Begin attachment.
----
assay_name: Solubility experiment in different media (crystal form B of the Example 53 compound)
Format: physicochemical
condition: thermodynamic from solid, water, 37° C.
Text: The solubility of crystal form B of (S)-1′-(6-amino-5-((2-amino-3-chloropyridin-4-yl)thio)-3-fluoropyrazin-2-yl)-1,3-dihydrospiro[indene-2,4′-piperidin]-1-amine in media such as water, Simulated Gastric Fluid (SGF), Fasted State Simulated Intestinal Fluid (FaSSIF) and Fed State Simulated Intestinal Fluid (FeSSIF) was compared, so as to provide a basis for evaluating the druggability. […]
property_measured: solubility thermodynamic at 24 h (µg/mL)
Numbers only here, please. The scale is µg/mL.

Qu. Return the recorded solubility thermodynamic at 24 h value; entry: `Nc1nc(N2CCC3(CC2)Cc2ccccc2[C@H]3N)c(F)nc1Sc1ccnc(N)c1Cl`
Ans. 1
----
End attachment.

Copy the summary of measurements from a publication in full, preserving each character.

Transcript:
assay_name: Solubility experiment in different media (crystal form B of the Example 53 compound)
Format: physicochemical
condition: thermodynamic from solid, water, 37° C.
Text: The solubility of crystal form B of (S)-1′-(6-amino-5-((2-amino-3-chloropyridin-4-yl)thio)-3-fluoropyrazin-2-yl)-1,3-dihydrospiro[indene-2,4′-piperidin]-1-amine in media such as water, Simulated Gastric Fluid (SGF), Fasted State Simulated Intestinal Fluid (FaSSIF) and Fed State Simulated Intestinal Fluid (FeSSIF) was compared, so as to provide a basis for evaluating the druggability. […]
property_measured: solubility thermodynamic at 24 h (µg/mL)
Numbers only here, please. The scale is µg/mL.

Qu. Return the recorded solubility thermodynamic at 24 h value; entry: `Nc1nc(N2CCC3(CC2)Cc2ccccc2[C@H]3N)c(F)nc1Sc1ccnc(N)c1Cl`
Ans. 1